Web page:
Album Review: Tau and the Drones of Praise, Misneach

tau and the drones of praise misneach

Be it established that, as the opening track of Tau and the Drones of Praise‘s Misneach makes plain in its title and hooky chorus, “It Is Right to Give Drones and Praise.” The third full-length and Glitterbeat Records label debut from the so-Irish-they-record-in-Berlin psychedelic world folk outfit blends the terrestrial and the ethereal to such a degree as to be a walking contrast united most of all by its seeming impossibility in addition to its underlying craft. Group spearhead Seán Mulrooney — guitar, vocals, songwriting, and so on — is a factor in bringing it all together as well across the eight-song/35-minute foot-on-dirt journey that is the record, but around his voice circles a breadth of arrangement and purpose that runs from nature-worship and not-quite-new-age-but-not-quite-not, gather-the-tribes mysticism to traditionalist Celtic folk and a final message of hope so vital that, yes, the song is actually called “Hope.”

Songs have their respective foundations in acoustic guitar or piano,  some feel born of the vocal melody, as with the side B leadoff “Ceol ón Chré,” but the scope of Misneach — for which I wrote a dud of a bio; I believe compensated; I should keep better track of these things — is such that everything becomes more. “It is Right to Give Drones and Praise” is the longest song as well as the leadoff (immediate points) at 5:51, but whatever the length of a given piece is, there are realities being made and unmade here. The smooth incorporation of layers as “It is Right to Give Drones and Praise” builds toward its first verse, the opening line, “I am the tree,” and Mulrooney continuing to work from that Loraxian point of view, tells you a lot, and the music becomes a part of the message across all that follows, whether it’s the chanting in “The Sixth Sun” — don’t let me do your Googling for you, you go right ahead and read up — or the sweet banjo-esque plucks and electric fuzz in “Thunder Thunder Hummingbird,” leading to the graceful, chime-inclusive chorus there.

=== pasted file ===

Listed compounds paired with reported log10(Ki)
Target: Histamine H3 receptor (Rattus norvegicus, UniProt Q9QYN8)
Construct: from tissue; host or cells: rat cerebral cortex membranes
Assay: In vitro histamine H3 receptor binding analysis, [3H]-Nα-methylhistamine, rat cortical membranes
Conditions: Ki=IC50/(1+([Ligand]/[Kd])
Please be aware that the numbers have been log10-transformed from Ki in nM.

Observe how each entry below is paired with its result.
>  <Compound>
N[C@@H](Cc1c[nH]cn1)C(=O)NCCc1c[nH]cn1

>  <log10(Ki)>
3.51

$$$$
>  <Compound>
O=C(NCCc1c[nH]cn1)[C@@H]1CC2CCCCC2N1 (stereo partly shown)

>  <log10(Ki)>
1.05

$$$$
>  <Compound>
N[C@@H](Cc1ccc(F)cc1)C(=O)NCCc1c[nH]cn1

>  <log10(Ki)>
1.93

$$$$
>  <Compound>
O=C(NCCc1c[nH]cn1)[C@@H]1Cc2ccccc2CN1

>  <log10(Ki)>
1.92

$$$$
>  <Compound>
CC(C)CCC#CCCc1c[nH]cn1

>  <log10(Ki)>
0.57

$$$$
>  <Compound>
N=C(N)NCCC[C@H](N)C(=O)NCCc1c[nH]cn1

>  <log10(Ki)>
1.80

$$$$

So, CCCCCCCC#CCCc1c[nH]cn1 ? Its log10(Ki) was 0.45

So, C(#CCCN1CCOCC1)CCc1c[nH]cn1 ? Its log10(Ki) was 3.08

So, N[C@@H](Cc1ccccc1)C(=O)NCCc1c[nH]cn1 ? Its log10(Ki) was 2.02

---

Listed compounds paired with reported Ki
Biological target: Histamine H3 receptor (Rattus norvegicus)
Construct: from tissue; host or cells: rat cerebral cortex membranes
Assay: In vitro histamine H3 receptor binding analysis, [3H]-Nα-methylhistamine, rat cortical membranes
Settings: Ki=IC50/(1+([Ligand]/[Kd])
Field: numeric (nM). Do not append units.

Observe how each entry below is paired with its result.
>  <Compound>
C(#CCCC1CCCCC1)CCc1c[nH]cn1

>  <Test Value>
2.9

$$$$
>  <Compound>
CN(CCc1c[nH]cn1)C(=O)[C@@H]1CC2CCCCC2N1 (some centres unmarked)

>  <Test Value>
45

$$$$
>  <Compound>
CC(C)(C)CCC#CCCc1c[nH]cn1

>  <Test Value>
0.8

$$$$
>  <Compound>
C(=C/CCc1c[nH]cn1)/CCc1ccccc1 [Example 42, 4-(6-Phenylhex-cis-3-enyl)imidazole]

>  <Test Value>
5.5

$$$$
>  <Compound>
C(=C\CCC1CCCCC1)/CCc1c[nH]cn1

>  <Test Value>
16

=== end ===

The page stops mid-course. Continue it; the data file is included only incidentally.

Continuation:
Surrounding Mulrooney throughout is a cast of regular contributors and guests totaling some 16 players, but the amorphousness is part of what makes Misneach so engaging, as well as the ability to hear something new seemingly in each repeat listen, whether it’s “It Is Right to Give Drones and Praise” speaking to Velvet Underground or the wow-who-knew-it-could-be-done non-exploitative worship of femininity that persists in cuts like “Ériu” or “The Sixth Sun,” the sense of earth as mother and more than that ultimately simple archetype. The flutes and dance-in-field vibe of “Na Heilimintí” are gorgeous and insistent, energetic and live-sounding, and there are enough voices working at it by the end that a whole community seems to be singing. These atmospheres are purposeful and lush, but at the same time, Misneach is unflinchingly organic, and that too is essential to the impression it makes. If “It is Right to Give Drones and Praise” is the thesis through which the heart of the album is laid bare, “Ceol ón Chré” as a counterpart is likewise crucial both for its near-mandatory singalong inclusiveness and the spaces it leaves open, even with Irish singer-songwriter Damien Dempsey starting it off and taking part in what unfolds and Clannad‘s Pól Brennan adding flute to the procession.